Why We Don’t Like Discussing Falling Out Of Love

natik
natik

Maybe I’m being too simple when I say everything pretty much boils back down to love. The decisions we make, our insecurities, fears, unspoken desires. And that doesn’t necessarily mean romantic love — our world revolves around a lot of platonic and self-love, too.

But anyway you slice it, love is somehow popping up into the picture. It’s the root of it all.

So why don’t we talk about the process of falling out of love?

And this doesn’t just mean the heartbreaking “I thought I was going to spend eternity with this person, but now I…kind of…don’t want to” situation. Even smaller cases, perhaps you go to college dead-set on a specific major and, over time, find that you become drawn elsewhere. You slowly fall out of love with that thing you were absolutely positive about. It just happens. It’s an undeniable thing that we all experience.

At some point, you will fall out of love.

But we don’t really like to talk about it, do we? Because it’s uncomfortable and something that can have you rethinking everything. We prefer the beginning part. When given the choice, I’ll choose falling in love every damn time.

The falling, that’s the easy part. It’s romantic and beautiful, and we’re all kind of grossly obsessed with it. We’re scared and trying to protect hearts. We’re shouting from rooftops and texting our friends that we feel something really grand approaching. We’re tasting potential in kisses and trying to not freak out too much. But we’re freaking out. We’re freaking out a lot. We’re imagining vacations and introductions. It’s all so raw. It’s all so vivid. Falling in love is fun. There’s no denying it. As intense and unpredictable as it all might be, it’s fun. All that dopamine and euphoria.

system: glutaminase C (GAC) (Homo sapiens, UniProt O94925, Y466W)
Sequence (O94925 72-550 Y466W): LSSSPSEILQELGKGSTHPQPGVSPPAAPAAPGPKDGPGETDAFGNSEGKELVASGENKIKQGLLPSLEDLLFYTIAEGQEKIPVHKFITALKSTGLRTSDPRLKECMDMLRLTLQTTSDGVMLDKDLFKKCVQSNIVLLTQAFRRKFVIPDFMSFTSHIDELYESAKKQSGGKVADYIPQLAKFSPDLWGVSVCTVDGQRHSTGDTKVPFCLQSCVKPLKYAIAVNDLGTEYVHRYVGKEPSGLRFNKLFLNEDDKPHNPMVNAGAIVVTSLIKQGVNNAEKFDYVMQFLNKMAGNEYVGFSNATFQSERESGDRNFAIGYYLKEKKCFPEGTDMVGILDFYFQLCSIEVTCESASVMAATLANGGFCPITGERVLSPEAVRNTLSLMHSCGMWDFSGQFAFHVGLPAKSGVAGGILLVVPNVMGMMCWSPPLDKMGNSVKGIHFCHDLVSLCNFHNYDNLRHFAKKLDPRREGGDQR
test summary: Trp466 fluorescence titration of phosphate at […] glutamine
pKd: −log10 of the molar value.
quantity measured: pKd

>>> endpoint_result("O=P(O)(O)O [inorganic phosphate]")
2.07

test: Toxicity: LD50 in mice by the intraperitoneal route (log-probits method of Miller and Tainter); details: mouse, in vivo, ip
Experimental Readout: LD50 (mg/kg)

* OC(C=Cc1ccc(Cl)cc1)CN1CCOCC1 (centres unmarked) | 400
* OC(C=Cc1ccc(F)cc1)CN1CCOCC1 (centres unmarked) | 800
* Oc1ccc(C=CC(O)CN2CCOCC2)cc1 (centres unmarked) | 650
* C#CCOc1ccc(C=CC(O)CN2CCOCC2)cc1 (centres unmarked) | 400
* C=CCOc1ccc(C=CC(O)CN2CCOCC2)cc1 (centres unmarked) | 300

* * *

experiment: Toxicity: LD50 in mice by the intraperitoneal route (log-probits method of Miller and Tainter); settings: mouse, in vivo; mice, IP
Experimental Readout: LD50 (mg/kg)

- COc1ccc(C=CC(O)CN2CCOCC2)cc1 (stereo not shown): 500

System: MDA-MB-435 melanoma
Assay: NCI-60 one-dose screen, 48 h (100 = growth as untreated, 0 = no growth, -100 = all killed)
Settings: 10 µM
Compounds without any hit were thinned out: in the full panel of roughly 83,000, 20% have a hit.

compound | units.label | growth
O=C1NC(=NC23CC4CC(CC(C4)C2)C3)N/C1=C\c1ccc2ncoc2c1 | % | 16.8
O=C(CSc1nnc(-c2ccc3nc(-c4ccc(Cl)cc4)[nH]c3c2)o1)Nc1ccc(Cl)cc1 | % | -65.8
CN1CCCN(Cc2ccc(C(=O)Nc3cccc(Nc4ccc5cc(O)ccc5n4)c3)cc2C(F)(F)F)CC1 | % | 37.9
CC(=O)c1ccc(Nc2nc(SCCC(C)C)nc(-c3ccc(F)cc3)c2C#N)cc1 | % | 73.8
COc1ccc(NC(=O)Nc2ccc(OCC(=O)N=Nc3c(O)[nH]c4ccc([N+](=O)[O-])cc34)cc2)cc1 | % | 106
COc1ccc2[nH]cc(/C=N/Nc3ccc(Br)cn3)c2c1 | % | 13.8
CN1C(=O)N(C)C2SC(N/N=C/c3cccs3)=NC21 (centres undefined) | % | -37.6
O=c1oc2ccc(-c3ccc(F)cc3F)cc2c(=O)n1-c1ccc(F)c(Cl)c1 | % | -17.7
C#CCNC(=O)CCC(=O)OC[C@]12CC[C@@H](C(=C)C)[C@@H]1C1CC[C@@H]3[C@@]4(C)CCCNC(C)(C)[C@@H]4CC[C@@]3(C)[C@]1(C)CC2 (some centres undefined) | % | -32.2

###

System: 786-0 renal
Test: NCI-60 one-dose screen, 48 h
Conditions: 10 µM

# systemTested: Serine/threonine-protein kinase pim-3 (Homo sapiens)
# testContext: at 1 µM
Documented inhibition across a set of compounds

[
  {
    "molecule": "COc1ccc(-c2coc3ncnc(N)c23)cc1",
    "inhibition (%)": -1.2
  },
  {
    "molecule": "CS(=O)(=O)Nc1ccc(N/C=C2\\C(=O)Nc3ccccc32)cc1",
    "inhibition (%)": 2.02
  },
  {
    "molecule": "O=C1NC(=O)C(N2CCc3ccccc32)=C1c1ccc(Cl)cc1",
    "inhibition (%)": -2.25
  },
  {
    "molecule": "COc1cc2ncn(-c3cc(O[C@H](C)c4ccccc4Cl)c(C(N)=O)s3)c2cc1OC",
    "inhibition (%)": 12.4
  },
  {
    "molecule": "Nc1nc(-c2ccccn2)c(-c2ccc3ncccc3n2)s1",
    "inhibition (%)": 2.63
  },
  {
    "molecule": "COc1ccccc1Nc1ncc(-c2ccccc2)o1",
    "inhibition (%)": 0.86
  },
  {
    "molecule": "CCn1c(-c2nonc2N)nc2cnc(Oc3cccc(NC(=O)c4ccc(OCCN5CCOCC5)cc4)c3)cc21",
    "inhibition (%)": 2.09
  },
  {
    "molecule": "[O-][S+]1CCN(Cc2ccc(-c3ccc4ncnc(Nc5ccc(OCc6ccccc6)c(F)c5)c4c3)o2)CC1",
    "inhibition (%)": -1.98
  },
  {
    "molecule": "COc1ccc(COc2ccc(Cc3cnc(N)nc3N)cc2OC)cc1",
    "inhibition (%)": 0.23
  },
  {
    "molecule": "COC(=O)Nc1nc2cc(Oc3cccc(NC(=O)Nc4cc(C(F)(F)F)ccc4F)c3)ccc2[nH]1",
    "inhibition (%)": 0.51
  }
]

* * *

The other, the falling out part, it’s not as enjoyable to talk about. I don’t know how it even happens. Sometimes it’s slow and you can’t even pinpoint how you got there. It just kind of drags along until it knocks on the door and finally says: “Babe, you’re done here.”

If falling in love is the Disney Princess, falling out of love is the realistic anti-hero. Not bad. Not good. Just there. Never given the same attention as the counterpart. The beginning. But just as valid. Just as much part of the process.

Trust me when I say, I really want to believe in falling in love and staying there. Always. But doesn’t everything that goes up come back down? Isn’t that what they say? TC mark

Ari Eastman

✨ real(ly not) chill. poet. writer. mental health activist. mama shark. ✨

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